Momentum is growing in the UK to make social class a statutory protected characteristic. The Co-Op, The British Psychological Society, and the Bridge Group, amongst others, have proposed legislative reform to prohibit class discrimination. This may look like an ‘easy win’, especially for political parties puzzling over their manifestos and wanting to signal tangible action to combat the cost-of-living crisis. Yet there are considerable risks that this legal reform would either achieve little or actually hamper initiatives to combat socio-economic inequality.
A key problem lies in the framework of the UK’s equality law. Most of the Equality Act’s prohibitions on discrimination are provided symmetrically. For example, the Act prohibits discrimination against men and people of majority ethnicities as much as discrimination against women and members of ethnic minorities. If equivalent symmetrical anti-discrimination and equality rights regarding socio-economic background were enacted, this would endanger the legality of targeted measures to address socio-economic inequality. These would become liable to challenge as unlawful discrimination against the comparatively socio-economically advantaged who were not eligible to benefit. The survival of targeted schemes would then depend on whether they could be brought within exceptional categories of permitted positive action. An example of an affected practice is contextualized assessment of qualifications that currently justify universities offering places to socio-economically disadvantaged candidates with lower grades, when the contextual evidence reveals such applicants to have performed as well as, if not better than, more advantaged comparators. This risk is not theoretical. Claims that UK universities are discriminating against private school applicants are growing louder. In addition to the concrete risks to employers, universities, charities etc of being sued for attempts to reverse class-based disadvantage, the mere act of making class discrimination unlawful would convey a powerful message to the whole of society that initiatives of this kind are illegitimate and that existing class inequalities are justified.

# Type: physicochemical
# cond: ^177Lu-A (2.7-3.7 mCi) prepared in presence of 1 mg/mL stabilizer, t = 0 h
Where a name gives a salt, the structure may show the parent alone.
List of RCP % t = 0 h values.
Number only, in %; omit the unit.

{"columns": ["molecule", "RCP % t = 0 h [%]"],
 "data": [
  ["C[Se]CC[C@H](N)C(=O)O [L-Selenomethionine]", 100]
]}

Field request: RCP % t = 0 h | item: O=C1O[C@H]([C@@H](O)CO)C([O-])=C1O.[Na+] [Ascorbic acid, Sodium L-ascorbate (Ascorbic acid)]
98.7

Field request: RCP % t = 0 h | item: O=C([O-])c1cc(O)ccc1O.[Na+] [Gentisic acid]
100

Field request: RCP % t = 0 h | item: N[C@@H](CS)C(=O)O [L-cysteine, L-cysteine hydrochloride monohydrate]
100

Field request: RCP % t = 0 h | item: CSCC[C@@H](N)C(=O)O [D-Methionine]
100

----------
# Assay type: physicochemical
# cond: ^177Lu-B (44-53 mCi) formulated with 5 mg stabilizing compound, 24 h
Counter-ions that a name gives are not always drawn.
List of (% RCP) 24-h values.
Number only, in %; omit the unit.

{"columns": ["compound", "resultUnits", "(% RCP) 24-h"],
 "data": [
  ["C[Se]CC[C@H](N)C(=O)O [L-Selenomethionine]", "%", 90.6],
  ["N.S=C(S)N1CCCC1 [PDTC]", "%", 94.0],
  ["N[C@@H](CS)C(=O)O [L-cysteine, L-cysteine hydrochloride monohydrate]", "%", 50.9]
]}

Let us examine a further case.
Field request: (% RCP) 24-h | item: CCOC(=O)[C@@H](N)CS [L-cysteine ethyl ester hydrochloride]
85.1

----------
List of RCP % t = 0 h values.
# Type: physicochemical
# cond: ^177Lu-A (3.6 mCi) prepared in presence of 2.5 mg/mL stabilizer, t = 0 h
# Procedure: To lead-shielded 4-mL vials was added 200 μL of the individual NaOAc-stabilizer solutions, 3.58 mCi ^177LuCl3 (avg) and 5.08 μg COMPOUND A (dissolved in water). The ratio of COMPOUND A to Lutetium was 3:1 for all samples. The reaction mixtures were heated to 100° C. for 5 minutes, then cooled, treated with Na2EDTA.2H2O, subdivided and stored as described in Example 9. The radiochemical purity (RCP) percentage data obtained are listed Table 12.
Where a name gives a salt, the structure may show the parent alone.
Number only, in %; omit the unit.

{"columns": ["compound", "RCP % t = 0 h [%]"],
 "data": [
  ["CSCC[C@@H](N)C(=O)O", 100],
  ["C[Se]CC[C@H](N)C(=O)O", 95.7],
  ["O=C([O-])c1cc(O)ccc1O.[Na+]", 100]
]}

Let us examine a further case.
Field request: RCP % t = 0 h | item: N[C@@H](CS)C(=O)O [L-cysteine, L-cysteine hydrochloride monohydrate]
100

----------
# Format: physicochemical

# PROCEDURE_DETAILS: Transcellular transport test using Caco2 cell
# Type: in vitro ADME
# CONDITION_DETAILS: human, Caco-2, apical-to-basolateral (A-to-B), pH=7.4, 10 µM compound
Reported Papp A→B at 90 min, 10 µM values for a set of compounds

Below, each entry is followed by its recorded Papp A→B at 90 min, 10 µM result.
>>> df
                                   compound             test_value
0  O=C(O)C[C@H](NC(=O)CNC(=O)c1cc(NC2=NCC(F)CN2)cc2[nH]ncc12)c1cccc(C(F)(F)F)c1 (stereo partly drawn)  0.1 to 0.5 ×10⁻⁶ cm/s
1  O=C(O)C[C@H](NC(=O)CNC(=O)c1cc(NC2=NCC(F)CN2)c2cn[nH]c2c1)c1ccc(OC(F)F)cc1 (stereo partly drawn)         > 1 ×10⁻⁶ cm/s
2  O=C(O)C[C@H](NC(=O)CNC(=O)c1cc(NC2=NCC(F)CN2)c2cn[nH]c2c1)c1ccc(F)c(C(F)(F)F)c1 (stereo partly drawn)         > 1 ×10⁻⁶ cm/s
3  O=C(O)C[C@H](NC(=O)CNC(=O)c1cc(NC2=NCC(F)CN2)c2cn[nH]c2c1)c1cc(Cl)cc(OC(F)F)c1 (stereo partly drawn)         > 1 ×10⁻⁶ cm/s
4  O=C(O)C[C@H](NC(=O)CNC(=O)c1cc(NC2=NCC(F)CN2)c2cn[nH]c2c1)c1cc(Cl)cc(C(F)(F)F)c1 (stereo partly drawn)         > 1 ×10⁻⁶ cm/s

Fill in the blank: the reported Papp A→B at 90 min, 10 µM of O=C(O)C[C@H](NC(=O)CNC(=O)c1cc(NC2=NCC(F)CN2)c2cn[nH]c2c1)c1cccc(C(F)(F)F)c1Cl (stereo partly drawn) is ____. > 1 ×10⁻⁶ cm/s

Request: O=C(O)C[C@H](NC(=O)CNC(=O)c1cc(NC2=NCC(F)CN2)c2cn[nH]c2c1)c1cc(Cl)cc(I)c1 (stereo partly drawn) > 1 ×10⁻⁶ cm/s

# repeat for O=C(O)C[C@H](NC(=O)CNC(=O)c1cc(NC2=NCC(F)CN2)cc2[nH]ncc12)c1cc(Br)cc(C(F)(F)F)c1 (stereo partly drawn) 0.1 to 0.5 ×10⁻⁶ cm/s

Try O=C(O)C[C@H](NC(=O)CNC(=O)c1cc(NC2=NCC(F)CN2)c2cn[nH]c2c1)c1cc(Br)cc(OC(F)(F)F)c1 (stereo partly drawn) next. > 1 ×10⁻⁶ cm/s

One response would be to ensure legislation is non-symmetrical, like draft Irish legislation limiting protection to those with ‘socio-economic disadvantage’. This would be in line with Equality Act 2010 provisions on disability, gender reassignment, pregnancy and maternity, marriage, and civil partnership, which mostly give rights to individuals seen as being at risk of discrimination on these grounds, not their counterparts. But difficult definitional questions would remain: Should the protected characteristic refer to class, social origins, social background, financial resources, accent, or a combination? Should protection be based on a person’s original socio-economic circumstances, their position at the time of the claim, or both? How should the cut-off point be defined and who, accordingly, left out?
Addressing these questions would inevitably provoke extensive political and public wrangling. Denying new class-based anti-discrimination rights to the comparatively privileged risks stoking resentment and provoking further backlash against differential efforts to address socio-economic inequality. There is danger even in setting down this road of enflaming culture wars that are already polarizing public opinion and fracturing UK society.
The difficulty of finding a consensus might in turn encourage Parliament to legislate very wide protections and leave it to employers, schools, universities, providers of goods and services etc, and the courts, to grapple with real-life dilemmas generated by the new law. There is precedent for this legislative approach and the problems it creates, for example, regarding religion or belief discrimination.
These risks create a need to tread extremely carefully in scrutinizing the case(s) being made for socio-economic background to become a protected characteristic. An alternative is to investigate fully bringing into force the Equality Act 2010’s public sector obligation on reducing inequalities that result from socio-economic disadvantage (which applies in Scotland and Wales). This is a frustrating message for progressive lawyers, campaigners and policymakers who may look to law to do the heavy-lifting of constructing a more egalitarian society. Yet too often the experience of UK equality law over the last 60 years has been that it has failed in that goal. In relation to class inequality, the risk is even greater, of the legacy being the opposite of what was intended and of, again, opportunity costs in the form of wasted time, energy, and political capital.
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